Posted by Thejesh_VVS on (March 11, 2014, 15:21 GMT)

Raina is a great player morever, a great finisher.He has the ability to loft any type of ball expect his weakness the short ball. Raina was bubbling with form before the ipl. Let Raina regain his form. CONGRATS !!!

Posted by   on (March 11, 2014, 6:56 GMT)

Raina is a dangerous batsman , and other teams' bowlers would have been happier not to bowl at Raina in the ODIs and T20s.

Posted by thinkgood on (March 10, 2014, 20:46 GMT)

Dada is not the right person to teach Suresh Raina. Raina needs to open his eyes to outside India - English county cricket to learn to play pace attack in pacy pitches. No way Dada can teach Raina. May be Dada can teach the value of bravado and chest thumping. Not much with the bat.

Posted by SaifKhan90 on (March 10, 2014, 18:00 GMT)

Dada had similar problems with the bouncers etc, so not really sure what advise he could have given to Raina!! India should move ahead and find someone else. Raina is always going to struggle as he is technically not proper. So, once he returns and fails to score runs once again. Same people, who are asking for his return, will criticize him relentlessly.

Posted by ImpressiveTeer on (March 10, 2014, 16:06 GMT)

Every team needs a player like Raina. He is like your best friend in the side. He enjoys every wicket taken by others, every good innings played with clear heart. In the current side, everyone is playing for their own spot. Someone below hopes openers to fail so they can grab a chance. Its not a true 'Team Spirit'. Raina was the one 'gelling' factor in the side. Likes of Jadeja, are truely opposite of him, though he performs better and keeps his place in the side, but the team spirit is dampened due to guys like him. Rohit is equally bad... To play so slow against even minnows clearly shows what he is out there for.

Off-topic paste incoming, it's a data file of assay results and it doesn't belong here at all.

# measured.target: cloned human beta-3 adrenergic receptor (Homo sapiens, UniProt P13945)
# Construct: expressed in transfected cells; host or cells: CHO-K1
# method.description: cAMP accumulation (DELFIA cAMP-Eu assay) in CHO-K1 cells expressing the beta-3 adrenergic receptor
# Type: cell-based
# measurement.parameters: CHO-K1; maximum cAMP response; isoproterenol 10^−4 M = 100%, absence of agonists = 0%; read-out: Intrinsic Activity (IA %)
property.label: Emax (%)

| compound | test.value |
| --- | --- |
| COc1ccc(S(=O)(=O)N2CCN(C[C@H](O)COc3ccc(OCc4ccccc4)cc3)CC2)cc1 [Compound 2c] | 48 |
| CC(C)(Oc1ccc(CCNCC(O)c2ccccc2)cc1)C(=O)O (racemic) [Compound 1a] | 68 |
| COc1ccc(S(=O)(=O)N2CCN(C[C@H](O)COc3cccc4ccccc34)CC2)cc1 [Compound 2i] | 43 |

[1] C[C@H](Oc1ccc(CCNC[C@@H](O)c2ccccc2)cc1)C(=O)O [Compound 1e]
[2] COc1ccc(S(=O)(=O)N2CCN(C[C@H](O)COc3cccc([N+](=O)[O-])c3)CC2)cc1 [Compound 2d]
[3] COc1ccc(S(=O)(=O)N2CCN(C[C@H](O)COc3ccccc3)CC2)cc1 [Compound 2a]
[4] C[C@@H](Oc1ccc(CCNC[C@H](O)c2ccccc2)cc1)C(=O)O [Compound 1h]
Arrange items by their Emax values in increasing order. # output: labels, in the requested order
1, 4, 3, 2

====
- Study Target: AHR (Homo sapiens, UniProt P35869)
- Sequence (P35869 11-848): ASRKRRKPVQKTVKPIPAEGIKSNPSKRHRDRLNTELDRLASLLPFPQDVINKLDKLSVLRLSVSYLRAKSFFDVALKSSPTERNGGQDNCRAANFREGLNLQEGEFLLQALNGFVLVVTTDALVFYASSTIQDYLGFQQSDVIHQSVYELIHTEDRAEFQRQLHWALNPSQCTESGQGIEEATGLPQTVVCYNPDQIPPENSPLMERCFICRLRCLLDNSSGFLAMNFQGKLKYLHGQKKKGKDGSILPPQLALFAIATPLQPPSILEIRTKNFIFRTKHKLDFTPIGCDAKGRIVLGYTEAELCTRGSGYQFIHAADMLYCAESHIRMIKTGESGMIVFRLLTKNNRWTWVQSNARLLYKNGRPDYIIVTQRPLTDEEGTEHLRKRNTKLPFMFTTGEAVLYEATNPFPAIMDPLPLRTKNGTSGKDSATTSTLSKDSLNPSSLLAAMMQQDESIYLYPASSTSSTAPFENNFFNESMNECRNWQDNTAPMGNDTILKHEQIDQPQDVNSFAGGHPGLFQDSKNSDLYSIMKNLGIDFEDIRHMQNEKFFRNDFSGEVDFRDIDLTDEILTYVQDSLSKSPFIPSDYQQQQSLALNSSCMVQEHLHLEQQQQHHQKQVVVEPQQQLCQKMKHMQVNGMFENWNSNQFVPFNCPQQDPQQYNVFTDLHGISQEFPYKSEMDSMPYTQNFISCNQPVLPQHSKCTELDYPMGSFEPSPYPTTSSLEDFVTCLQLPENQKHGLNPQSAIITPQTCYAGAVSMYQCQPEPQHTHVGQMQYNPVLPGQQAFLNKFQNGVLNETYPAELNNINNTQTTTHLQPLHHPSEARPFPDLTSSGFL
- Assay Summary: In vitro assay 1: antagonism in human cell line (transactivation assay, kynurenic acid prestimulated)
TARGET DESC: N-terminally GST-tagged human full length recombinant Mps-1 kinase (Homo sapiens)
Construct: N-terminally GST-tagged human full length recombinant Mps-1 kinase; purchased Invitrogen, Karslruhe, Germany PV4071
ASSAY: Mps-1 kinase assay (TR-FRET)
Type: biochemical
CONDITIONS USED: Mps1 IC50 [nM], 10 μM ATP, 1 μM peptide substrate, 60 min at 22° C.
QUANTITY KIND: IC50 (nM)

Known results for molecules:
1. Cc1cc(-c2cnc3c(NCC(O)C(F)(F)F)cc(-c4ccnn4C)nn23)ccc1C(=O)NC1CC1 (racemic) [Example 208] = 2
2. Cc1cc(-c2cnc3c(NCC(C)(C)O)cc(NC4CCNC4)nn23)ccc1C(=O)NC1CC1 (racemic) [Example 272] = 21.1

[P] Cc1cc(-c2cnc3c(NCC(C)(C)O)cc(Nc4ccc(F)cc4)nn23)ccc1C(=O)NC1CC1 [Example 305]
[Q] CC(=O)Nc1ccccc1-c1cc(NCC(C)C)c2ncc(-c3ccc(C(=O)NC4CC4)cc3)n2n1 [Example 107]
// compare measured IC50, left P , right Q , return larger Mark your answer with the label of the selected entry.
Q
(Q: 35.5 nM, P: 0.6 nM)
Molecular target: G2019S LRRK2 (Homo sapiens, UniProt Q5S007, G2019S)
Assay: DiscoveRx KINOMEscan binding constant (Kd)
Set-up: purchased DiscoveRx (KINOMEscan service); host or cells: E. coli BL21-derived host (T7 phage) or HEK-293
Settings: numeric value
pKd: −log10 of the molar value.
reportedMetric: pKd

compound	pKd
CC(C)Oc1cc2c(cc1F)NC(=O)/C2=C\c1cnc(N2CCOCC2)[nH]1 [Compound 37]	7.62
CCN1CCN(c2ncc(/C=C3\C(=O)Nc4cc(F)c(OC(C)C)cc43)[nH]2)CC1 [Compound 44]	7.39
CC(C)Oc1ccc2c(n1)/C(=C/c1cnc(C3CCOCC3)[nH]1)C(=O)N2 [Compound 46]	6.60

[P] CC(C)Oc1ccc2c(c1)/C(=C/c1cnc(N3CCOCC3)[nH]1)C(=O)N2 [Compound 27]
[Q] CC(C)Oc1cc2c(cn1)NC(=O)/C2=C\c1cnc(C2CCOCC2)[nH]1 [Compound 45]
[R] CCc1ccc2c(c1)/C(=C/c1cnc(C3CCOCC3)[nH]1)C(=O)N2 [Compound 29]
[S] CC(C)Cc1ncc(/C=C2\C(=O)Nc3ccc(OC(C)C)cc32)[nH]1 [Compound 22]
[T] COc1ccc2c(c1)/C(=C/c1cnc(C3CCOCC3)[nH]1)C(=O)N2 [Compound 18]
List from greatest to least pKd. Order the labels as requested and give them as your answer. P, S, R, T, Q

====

Like he said, and is true that Raina did play many meaningful 35-runs innings - most importantly against Asutralia in WC, also against Pak and SL. He played like Michael Bevan for us. Played for the team's success and not for his personal score. At no.6 you don't get many chances for long innings.

That said, he cd have deinitely done better in some demanding situations.

Posted by   on (March 10, 2014, 14:31 GMT)

Problem is his mindset. Once a Short ball is bowled he expects every other ball to be a short one. This pushes him back into the crease more often getting him LBW's or Bowled or Caught behind for full length deliveries. Raina Debuted 3 years before Virat. Virat was not good at it either. Virat worked on it day in and out and got the better off it. Whereas Raina has gone from better to worse. This has been his problem for a few years now. If he needs to get back to the Indian team he must rectify that flaw of his no matter how good he is scoring. He needs to be honest to himself and ask a Question Am I a good player chasing targets when wickets are down under pacy/Bouncy conditions ? If the answer is Yes he is on the path to correcting is his mistakes. If it is a NO well he is not learnt anything from past and he just wants stick around as that mediocre player that can score runs only in favourable conditions.